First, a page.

Club Food

Canola Oil May Be an Oil of Choice for People with Type 2 Diabetes

Food.RapeseedNew research suggests canola oil may be one of the oils of choice for people with Type 2 diabetes. Researchers compared people with Type 2 diabetes who ate either a low glycemic index diet that included bread made with canola oil, or a whole wheat diet known to reduce the risk of cardiovascular disease. The research found that those on the canola bread diet experienced both a reduction in blood glucose levels and a significant reduction in LDL, or “bad,” cholesterol.

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Source: St. Michael’s Hospital. “Canola oil may be an oil of choice for people with type 2 diabetes.” ScienceDaily. ScienceDaily, 14 June 2014.


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Why You Need Olive Oil on Your Salad

Food.Olive.OilA diet that combines unsaturated fats with nitrite-rich vegetables, such as olive oil and lettuce, can protect you from hypertension, suggests a new study led by King’s College London. The findings, published in the journal PNAS, help to explain why some previous studies have shown that a Mediterranean diet can reduce blood pressure.

The Mediterranean diet typically includes unsaturated fats found in olive oil, nuts and avocados, along with vegetables like spinach, celery and carrots that are rich in nitrites and nitrates.

When these two food groups are combined, the reaction of unsaturated fatty acids with nitrogen compounds in the vegetables results in the formation of nitro fatty acids.

Professor Philip Eaton, Professor of Cardiovascular Biochemistry at King’s College London, said: “The findings of our study help to explain why previous research has shown that a Mediterranean diet supplemented with extra-virgin olive oil or nuts can reduce the incidence of cardiovascular problems like stroke, heart failure and heart attacks.”

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Source: King’s College London. “Why you need olive oil on your salad.” ScienceDaily. ScienceDaily, 19 May 2014.


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Green Tea Extract Boosts Your Brain Power, Especially the Working Memory

Food.Tea.GreenGreen tea is said to have many putative positive effects on health. Now, researchers at the University of Basel are reporting first evidence that green tea extract enhances the cognitive functions, in particular the working memory. The Swiss findings suggest promising clinical implications for the treatment of cognitive impairments in psychiatric disorders such as dementia. The academic journal Psychopharmacology has published their results.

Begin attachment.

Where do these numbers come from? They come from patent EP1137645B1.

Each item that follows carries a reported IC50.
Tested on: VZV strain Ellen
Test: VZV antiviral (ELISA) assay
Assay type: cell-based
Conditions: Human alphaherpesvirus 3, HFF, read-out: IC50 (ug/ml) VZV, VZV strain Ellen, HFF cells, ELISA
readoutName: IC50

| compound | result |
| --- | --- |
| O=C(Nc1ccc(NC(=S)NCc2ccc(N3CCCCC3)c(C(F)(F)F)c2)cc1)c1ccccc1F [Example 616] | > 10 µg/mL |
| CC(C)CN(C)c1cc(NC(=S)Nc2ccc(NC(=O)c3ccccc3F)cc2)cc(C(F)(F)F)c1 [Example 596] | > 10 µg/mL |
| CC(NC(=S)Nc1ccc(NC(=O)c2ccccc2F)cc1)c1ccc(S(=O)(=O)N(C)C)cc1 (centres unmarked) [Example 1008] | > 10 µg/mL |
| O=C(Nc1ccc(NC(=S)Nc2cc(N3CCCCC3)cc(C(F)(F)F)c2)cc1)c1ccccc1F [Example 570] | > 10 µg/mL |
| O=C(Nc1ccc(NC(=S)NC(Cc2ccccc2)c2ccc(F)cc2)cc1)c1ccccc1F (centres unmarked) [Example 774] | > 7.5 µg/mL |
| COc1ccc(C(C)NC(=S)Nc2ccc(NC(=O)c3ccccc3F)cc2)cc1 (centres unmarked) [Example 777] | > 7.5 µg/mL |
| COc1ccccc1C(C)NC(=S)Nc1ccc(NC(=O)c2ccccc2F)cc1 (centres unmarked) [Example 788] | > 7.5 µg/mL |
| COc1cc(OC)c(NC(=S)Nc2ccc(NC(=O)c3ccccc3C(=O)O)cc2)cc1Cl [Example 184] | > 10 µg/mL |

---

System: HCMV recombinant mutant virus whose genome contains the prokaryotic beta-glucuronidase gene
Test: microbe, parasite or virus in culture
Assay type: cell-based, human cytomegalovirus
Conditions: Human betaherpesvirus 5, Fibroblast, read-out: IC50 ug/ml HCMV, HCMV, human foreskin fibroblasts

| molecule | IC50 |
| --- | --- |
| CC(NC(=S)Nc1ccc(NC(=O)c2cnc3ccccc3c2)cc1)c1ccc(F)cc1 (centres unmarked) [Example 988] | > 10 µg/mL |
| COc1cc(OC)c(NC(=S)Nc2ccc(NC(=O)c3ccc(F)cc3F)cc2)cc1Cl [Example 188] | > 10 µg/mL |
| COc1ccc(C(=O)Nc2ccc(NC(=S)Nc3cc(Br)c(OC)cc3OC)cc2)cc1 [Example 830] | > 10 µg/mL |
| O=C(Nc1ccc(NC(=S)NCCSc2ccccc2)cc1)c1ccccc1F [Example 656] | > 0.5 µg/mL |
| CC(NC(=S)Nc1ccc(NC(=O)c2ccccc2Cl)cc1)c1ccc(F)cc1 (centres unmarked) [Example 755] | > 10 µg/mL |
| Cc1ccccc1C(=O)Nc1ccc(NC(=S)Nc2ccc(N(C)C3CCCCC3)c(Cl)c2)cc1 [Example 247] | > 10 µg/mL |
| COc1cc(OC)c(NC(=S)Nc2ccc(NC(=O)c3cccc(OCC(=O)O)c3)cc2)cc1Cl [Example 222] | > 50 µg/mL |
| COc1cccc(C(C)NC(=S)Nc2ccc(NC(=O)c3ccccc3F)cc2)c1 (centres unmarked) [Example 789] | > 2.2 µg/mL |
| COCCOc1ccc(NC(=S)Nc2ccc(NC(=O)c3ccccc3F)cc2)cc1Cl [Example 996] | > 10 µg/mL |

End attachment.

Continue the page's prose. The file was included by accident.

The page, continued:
In a new study, the researcher teams of Prof. Christoph Beglinger from the University Hospital of Basel and Prof. Stefan Borgwardt from the Psychiatric University Clinics found that green tea extract increases the brain’s effective connectivity, meaning the causal influence that one brain area exerts over another. This effect on connectivity also led to improvement in actual cognitive performance: Subjects tested significantly better for working memory tasks after the admission of green tea extract.

“Our findings suggest that green tea might increase the short-term synaptic plasticity of the brain,” says Borgwardt.

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Source: University of Basel. “Green tea extract boosts your brain power, especially the working memory, new research shows.” ScienceDaily. ScienceDaily, 7 April 2014.

Unique Compounds in Oats Help Protect the Heart

Body.Heart1Ample evidence has been published that demonstrates that a diet abundant in whole grains associates with a reduced risk of chronic disease, including cardiovascular disease. Most of the benefits have been attributed to the relatively high fiber, vitamin, mineral and phytochemical content of whole grains. Notably, the soluble fiber beta-glucan found in oats has been recognized for its ability to lower both total and low-density lipoprotein cholesterol (LDL-C).